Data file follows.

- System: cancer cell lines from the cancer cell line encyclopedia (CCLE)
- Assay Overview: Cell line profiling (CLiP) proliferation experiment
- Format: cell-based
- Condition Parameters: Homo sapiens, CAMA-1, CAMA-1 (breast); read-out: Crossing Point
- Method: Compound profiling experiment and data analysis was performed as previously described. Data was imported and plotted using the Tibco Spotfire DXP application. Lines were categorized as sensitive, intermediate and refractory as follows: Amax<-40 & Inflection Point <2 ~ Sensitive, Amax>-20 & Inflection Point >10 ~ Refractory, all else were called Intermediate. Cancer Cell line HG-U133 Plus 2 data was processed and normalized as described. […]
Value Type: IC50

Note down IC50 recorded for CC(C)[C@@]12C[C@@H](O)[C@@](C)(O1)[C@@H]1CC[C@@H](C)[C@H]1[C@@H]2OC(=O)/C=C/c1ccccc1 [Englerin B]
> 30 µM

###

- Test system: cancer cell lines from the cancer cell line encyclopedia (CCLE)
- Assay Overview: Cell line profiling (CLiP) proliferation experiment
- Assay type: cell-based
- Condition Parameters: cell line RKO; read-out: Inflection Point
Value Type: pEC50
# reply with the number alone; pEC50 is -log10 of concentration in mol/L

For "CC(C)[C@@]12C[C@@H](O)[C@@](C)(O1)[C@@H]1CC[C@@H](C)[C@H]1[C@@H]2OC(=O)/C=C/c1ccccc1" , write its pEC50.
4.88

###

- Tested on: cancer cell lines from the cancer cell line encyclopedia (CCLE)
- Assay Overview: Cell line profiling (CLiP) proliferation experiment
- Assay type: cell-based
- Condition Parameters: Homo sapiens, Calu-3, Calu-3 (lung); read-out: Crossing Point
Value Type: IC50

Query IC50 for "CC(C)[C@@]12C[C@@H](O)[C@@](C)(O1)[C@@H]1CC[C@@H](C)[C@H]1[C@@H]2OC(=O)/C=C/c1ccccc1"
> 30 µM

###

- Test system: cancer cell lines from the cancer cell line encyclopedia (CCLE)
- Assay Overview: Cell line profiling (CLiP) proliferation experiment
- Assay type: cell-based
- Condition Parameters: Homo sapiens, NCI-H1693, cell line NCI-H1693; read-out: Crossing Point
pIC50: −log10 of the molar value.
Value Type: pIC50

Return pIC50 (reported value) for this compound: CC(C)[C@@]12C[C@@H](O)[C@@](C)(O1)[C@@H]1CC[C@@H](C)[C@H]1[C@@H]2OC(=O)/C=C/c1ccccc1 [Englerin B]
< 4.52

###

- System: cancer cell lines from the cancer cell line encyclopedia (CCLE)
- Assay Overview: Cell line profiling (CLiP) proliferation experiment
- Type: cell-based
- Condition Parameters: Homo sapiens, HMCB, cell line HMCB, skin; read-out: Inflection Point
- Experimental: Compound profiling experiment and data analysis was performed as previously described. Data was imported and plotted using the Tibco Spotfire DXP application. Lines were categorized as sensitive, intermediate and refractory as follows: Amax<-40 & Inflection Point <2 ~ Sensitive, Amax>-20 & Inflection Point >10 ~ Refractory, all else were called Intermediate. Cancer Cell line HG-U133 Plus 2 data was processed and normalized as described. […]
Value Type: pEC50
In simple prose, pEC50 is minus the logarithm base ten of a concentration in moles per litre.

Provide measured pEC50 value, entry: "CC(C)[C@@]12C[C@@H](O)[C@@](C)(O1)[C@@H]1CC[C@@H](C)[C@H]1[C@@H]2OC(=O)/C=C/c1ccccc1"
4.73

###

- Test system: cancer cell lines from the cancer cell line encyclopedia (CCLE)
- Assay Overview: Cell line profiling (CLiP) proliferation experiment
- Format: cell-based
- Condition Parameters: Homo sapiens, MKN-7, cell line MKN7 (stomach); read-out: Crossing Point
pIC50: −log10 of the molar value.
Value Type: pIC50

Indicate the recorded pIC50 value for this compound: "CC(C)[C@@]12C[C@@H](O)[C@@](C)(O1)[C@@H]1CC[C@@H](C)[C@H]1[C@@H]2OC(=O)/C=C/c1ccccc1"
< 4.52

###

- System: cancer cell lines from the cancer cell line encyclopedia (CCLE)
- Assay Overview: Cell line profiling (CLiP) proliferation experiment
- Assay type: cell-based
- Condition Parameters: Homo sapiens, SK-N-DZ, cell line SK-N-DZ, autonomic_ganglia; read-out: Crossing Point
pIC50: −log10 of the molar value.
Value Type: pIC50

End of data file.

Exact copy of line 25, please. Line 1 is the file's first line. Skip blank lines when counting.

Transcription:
> 30 µM